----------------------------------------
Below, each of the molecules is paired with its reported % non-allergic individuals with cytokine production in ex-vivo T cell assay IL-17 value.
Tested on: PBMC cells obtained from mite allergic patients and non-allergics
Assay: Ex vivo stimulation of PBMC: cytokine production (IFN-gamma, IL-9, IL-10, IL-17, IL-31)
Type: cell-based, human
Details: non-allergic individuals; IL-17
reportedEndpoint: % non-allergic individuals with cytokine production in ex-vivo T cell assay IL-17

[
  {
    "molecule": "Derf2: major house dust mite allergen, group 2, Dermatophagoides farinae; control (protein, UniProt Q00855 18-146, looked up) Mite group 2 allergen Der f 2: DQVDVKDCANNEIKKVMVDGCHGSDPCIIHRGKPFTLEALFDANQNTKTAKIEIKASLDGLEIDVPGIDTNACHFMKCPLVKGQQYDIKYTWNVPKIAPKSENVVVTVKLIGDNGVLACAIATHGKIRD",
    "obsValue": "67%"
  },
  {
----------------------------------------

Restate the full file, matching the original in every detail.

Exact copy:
Below, each of the molecules is paired with its reported % non-allergic individuals with cytokine production in ex-vivo T cell assay IL-17 value.
Tested on: PBMC cells obtained from mite allergic patients and non-allergics
Assay: Ex vivo stimulation of PBMC: cytokine production (IFN-gamma, IL-9, IL-10, IL-17, IL-31)
Type: cell-based, human
Details: non-allergic individuals; IL-17
reportedEndpoint: % non-allergic individuals with cytokine production in ex-vivo T cell assay IL-17

[
  {
    "molecule": "Derf2: major house dust mite allergen, group 2, Dermatophagoides farinae; control (protein, UniProt Q00855 18-146, looked up) Mite group 2 allergen Der f 2: DQVDVKDCANNEIKKVMVDGCHGSDPCIIHRGKPFTLEALFDANQNTKTAKIEIKASLDGLEIDVPGIDTNACHFMKCPLVKGQQYDIKYTWNVPKIAPKSENVVVTVKLIGDNGVLACAIATHGKIRD",
    "obsValue": "67%"
  },
  {